In early spring, you plant 5 lettuce seeds (which will feed your family for a week) and then the next week you plant 5 more seeds and continue that schedule throughout the lettuce season. The space that is made available from harvest, is immediately turned into the next growth area for the sale crop.
Lettuce and other salad greens are perfect choices for successive planting thanks to their fast growth cycle. The same can also be said for many herbs, such as basil and cilantro. The primary benefit of planting new seeds or seedlings every few weeks is that it ensures a continuous supply of fresh produce all season long.
On the other hand, simultaneous planting involves planting several varieties of either the same or different types of plants with varying maturity dates at once. This planting strategy includes using diverse plants with early, mid and late maturity dates, which are ideal for simultaneous planting. Crops with varying maturity dates include tomatoes, winter squash, carrots, radish, and snow peas. Check your favorite garden seed catalog for more ideas.
The key to successful simultaneous planting is to choose non-competing plants with different maturity dates. You’ll also want to note what type of root structure they have (shallow versus a single, deep taproot), how much water and sunlight they need, and which nutrients they require. If you get stuck, you may want to pick up a reputable companion planting resource to answer any specific questions you may have.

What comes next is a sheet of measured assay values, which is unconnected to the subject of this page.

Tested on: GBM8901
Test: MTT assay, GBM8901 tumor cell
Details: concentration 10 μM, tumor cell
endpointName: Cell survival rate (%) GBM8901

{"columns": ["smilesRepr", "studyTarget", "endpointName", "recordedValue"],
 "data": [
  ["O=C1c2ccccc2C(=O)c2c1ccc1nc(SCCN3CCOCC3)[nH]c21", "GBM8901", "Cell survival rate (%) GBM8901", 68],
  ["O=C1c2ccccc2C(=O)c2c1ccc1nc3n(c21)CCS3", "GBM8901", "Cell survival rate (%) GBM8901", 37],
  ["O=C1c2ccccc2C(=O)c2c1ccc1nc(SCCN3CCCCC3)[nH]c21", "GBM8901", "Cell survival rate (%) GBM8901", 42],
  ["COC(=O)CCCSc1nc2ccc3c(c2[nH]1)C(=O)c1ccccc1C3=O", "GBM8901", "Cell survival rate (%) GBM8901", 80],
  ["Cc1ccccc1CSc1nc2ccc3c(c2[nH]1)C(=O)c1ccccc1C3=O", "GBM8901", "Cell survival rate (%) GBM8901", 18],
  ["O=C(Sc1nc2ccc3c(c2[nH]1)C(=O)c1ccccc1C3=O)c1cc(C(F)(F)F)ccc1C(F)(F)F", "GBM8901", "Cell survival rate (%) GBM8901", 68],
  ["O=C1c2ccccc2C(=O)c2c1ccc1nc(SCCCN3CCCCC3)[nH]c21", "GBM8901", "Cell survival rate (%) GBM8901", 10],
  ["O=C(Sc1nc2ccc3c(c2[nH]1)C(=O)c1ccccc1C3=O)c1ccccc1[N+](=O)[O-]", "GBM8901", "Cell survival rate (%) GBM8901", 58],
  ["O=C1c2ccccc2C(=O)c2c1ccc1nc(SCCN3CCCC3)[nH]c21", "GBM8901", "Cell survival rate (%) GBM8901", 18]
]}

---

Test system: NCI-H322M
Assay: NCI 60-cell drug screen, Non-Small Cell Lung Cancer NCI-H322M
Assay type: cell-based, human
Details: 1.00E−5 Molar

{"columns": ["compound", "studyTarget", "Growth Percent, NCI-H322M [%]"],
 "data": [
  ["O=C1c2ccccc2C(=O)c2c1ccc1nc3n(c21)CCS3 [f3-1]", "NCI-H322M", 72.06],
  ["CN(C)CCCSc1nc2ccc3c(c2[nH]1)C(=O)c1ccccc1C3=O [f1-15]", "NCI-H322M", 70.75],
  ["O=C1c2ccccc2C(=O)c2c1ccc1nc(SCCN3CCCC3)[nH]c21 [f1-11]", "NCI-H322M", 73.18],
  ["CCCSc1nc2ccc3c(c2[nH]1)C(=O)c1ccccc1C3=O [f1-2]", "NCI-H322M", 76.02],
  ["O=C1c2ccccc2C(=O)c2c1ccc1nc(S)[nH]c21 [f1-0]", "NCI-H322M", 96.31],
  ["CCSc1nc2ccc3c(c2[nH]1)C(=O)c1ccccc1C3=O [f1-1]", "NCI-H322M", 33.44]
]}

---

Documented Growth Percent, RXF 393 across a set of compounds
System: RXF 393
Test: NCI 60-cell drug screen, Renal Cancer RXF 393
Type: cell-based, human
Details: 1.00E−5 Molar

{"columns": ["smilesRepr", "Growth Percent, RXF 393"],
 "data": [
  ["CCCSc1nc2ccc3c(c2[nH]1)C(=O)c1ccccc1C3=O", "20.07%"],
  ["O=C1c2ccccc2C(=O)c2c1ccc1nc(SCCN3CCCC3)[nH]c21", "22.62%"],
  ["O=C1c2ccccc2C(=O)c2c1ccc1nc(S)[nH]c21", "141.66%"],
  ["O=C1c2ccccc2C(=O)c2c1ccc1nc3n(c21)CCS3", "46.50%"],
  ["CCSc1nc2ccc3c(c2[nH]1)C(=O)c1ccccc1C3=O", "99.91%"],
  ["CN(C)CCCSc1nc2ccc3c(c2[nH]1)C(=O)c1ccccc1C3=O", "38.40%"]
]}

Stick with the Seasons
Temperature preference is another factor to consider when choosing two or more plants for successive planting. Some plants thrive during cooler seasons, while others are more tolerant of hot summer weather. By understanding what conditions your plants prefer, you can make the best use of your available growing space.
For example, you can plant cool-weather crops like radishes and carrots early in the year and then again in late summer or early fall. In between, you can fill those beds with more heat-tolerant transplants such as eggplant or hot peppers.
Whether you are a small space backyard vegetable gardener or have a large plot, adopting succession planting techniques will increase your harvest yields and make the best use of your space. Have you tried succession planting in your garden?